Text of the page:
Research has shown that probiotics can help and likely prevent certain diseases including weight loss, which can drastically impact the future of your health. Your gut microbiome is home to trillions of microorganisms that play a major role in your health regulation. Taking a daily probiotic can help feed and multiply your healthy gut flora and protect against disease. Since most of your immune system lives in your GI tract, having a strong protective barrier in the gut is essential for disease protection.
Shopping for a probiotic can be confusing as many of them just don’t live up to their expectation. These microbes are sensitive and must endure the harsh environment of your acidic stomach and liver metabolism before they can reach the gut where they belong. If probiotic supplements aren’t made properly, they will not survive the journey to your gut, which defeats the whole purpose of intaking them.
Not all probiotic supplements work the same and they may not all work for you. The key to finding the right probiotic often comes with a trial period. First, identify what conditions you wish to address, such as acne, cholesterol, or digestive issues. Next, research what species and strands have shown favorable results for your specific concerns. Taking a probiotic that helps with Irritable bowel syndrome (IBS) may not address your skin issues as they all work a little differently. Probiotics are not a one size fits all and the ones you’ve tried in the past may not have been the right ones for you. Since probiotics are not FDA regulated, I recommend you do some research before picking a random one off the shelf, which brings us to the good part, the shopping tips!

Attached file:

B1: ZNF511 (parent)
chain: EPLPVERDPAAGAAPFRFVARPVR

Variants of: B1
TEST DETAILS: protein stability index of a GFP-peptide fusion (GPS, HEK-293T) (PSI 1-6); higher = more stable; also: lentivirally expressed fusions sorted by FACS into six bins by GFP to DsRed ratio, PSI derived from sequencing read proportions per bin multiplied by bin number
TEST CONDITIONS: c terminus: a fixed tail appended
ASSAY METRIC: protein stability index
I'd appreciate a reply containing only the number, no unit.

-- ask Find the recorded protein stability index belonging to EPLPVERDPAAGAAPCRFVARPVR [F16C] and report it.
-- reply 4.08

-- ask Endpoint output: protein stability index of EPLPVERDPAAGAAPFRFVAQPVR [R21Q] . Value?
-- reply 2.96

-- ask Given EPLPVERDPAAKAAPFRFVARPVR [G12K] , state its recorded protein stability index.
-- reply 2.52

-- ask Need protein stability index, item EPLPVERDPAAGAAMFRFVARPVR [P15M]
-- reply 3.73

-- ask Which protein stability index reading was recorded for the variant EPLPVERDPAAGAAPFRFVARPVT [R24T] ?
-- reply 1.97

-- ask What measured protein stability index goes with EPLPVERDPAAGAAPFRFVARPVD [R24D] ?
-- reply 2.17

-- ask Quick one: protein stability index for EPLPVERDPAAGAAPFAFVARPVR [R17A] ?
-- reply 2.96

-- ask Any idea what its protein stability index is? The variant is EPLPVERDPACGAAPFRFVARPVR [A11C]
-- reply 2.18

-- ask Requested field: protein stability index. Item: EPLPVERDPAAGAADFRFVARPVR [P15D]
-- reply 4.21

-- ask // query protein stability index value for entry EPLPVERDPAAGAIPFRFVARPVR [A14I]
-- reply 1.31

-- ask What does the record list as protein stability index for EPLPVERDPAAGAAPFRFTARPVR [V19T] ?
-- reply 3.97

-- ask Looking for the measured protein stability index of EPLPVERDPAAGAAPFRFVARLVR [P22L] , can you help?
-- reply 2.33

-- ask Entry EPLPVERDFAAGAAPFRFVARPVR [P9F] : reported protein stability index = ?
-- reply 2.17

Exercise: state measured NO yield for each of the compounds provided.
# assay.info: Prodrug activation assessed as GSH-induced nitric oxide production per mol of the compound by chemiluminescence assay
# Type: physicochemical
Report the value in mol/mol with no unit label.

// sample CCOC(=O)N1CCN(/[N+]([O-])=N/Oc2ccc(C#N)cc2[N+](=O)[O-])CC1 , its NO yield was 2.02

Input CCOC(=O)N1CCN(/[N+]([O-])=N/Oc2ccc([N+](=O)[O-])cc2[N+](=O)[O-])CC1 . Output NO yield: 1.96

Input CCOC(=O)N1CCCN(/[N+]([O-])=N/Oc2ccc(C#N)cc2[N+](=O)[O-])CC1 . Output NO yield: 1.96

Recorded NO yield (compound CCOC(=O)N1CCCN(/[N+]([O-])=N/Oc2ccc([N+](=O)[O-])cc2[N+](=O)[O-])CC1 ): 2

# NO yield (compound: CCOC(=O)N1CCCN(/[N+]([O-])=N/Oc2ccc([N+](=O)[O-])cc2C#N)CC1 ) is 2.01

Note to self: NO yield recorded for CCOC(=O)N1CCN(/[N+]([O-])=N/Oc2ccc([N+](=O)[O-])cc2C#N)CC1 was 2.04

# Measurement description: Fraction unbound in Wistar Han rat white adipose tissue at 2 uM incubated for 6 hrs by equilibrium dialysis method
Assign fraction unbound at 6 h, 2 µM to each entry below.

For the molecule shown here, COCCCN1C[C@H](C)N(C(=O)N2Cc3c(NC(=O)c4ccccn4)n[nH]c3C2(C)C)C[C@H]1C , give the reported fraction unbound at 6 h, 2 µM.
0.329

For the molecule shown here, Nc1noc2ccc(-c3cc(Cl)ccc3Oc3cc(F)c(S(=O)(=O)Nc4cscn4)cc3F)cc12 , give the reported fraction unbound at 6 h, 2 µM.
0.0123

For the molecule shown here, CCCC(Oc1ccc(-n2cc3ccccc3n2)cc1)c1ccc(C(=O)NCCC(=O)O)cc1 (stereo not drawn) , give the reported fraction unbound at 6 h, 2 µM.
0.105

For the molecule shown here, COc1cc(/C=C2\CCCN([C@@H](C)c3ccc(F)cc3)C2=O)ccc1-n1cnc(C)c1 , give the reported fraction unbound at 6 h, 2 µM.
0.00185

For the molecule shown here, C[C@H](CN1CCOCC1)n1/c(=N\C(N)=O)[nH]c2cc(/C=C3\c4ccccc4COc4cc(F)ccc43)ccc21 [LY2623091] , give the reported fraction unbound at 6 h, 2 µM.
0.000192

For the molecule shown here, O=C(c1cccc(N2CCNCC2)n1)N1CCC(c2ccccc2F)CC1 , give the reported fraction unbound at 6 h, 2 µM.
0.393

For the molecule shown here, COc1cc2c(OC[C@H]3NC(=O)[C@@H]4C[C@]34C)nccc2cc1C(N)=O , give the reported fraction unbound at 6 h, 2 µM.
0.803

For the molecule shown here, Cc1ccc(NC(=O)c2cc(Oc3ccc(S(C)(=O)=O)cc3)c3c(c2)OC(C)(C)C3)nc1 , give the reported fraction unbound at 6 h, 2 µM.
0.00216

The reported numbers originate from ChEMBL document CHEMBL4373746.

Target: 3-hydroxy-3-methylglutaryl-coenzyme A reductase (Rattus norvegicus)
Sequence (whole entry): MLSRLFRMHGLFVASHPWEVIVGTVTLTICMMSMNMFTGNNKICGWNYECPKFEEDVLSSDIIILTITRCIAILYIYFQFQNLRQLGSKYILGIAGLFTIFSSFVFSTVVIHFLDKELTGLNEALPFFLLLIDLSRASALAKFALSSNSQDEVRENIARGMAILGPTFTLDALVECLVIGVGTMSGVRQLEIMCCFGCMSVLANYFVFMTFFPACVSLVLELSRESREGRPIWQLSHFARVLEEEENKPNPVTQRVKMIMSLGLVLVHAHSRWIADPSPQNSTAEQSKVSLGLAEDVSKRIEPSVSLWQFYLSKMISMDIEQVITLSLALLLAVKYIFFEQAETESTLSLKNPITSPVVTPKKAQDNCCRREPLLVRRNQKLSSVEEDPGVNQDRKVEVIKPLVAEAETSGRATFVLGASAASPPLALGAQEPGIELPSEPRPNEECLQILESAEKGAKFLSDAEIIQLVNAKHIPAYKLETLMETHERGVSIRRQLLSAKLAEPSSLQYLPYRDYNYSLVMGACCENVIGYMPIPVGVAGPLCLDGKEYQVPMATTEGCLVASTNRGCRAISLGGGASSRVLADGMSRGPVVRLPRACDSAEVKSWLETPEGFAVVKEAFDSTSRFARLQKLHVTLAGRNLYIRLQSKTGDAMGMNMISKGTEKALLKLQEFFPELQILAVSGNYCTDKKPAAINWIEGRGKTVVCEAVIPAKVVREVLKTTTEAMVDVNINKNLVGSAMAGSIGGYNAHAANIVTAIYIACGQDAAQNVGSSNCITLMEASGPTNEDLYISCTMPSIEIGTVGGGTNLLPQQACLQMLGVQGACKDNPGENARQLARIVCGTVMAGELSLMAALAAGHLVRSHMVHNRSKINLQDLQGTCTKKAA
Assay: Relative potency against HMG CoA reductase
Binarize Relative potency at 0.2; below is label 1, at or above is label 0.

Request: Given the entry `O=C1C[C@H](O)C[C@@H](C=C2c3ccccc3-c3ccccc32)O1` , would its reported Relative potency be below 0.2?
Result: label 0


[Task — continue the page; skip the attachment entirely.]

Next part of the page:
Probiotic Shopping Tips:
- Type of Species is important when addressing a specific health concern. The two most commonly used species are Lactobacillus and Bifidobacterium. Certain species and strains target specific areas and functions of the gut. I’ve made a helpful chart below to guide your search on species types, but keep in mind these are only some of the main ones used as there are many more types.
- Probiotics are living organisms so proper storage of these fragile microbes is crucial to their life and your results. Some can be stored on the shelf as they were likely freeze-dried, while others are heat-sensitive and must be refrigerated. Many are sensitive to changes in temperature and moisture in the environment. Blister packs prolong the lifespan as you’re not constantly exposing all of them to air and moisture every time you open the bottle. Check the label for proper storage instructions.
- Number of CFUs (Colony Forming Units) refers to the amount of live and active organisms per dose. CFUs typically range from 1-200 Billion. To maintain a healthy gut and provide immune support, research suggests that 10-20 Billion CFUs are sufficient. However, if you’re treating an unhealthy gut or other ailments, you’re likely going to need a bigger dose, like 50 Billion CFUs. Start at a smaller dose and slowly increase if needed.
- Large Diversity of strains and species. when trying different probiotics there are many variables to consider. Everyone has their own unique gut and responds differently to different types of foods. The same is true for probiotics. Finding one with a broader diversity in probiotic strains and species will likely offer you more benefits than just taking just a couple of different strands.